Thousands of kiwi homes — the Swedish way?


Building Today talks to PrefabNZ membership and communications manager Alice Boultbee. PrefabNZ is a partner and sponsor at the buildnz designex trade show being held at the ASB Showgrounds in Auckland on July 4-5.



As the saying goes, you can’t keep doing the same thing and expect a different result. PrefabNZ proposes that offsite construction must be part of any rapid quality build solution

New Zealand’s population is small, and there is the opportunity for a “joined-up approach” between policy makers, implementers at the MBIE, and the construction industry.

What can we learn from others who have achieved similar or greater targets? Sweden built 1 million homes over 10 years from 1965 to 1974 in the Million Programme from a population base of 8 million people — just double that of New Zealand’s.

The Million Programme was the Swedish Government’s response to acute housing shortages. The programme’s goal was to provide affordable housing, keep open spaces, improve traffic congestion, and encourage residents to walk, ride bicycles and use public transport.

Densities were to be very concentrated, and all units were to be within 500 metres of public transport.

There was an increased expectation around the standard of living, so demolition of older housing stock occurred.

The Swedish government also exerted legislation changes, including: 

price control and property taxes on house sales,

new land acquisition rules for local authorities,

extending urban development boundaries and merging municipalities for creating town planning capacity,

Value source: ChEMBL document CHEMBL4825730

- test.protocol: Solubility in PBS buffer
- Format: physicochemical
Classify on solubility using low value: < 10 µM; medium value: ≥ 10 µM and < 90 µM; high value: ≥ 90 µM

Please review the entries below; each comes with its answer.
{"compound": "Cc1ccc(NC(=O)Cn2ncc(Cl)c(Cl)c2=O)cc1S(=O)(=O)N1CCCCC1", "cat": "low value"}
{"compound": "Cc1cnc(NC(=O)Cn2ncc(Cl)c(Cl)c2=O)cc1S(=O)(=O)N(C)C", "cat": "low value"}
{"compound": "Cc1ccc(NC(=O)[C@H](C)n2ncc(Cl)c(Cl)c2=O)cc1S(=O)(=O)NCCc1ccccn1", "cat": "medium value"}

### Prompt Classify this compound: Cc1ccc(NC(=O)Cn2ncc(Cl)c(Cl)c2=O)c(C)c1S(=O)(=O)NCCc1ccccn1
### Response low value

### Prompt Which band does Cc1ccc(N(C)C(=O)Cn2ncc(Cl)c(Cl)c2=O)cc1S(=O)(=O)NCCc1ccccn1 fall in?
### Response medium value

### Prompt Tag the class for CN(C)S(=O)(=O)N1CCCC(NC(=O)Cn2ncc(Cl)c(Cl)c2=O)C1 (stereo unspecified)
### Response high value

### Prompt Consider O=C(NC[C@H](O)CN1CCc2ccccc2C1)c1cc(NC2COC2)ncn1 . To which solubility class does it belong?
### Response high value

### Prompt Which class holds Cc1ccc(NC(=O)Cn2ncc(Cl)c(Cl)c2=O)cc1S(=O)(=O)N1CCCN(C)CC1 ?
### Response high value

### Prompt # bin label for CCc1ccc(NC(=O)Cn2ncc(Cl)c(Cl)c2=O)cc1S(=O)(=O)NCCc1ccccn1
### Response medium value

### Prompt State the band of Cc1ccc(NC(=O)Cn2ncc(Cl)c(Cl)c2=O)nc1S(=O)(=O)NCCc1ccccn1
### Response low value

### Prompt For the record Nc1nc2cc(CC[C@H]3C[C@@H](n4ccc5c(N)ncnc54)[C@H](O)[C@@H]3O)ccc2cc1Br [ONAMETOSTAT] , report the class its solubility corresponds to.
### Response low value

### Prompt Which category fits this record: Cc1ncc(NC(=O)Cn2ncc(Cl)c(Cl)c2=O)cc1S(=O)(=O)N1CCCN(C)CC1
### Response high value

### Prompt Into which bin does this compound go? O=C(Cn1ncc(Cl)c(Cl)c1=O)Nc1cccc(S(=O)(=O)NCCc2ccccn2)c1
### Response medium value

providing state loans with low rates,

encouraging building techniques to be developed,

provided subsidies and incentives to building companies to start construction for affordable housing,

rigorous rent control under a specialised housing department,

encouraging tenant-owned co-operatives, and

creating municipal-owned building companies.

The Million Program focused mostly on high-rise buildings with precast concrete structures.

At its peak, 120,000 units per year were produced during that period, with 75% being apartments in multi-storey buildings.

Most of the buildings of the era have survived quite well with routine maintenance, but there was criticism about the uniform design and poor architecture.

Interestingly, most of the residents who ended up in these units were new immigrants as Swedes tended to shun them.

With the advancement of technology and innovative construction, KiwiBuild targets don’t appear out of reach compared to the Swedish Million Programme.

For success and long-term use of any new developments, exceptional design, planned infrastructure and medium density must be added to government legislation.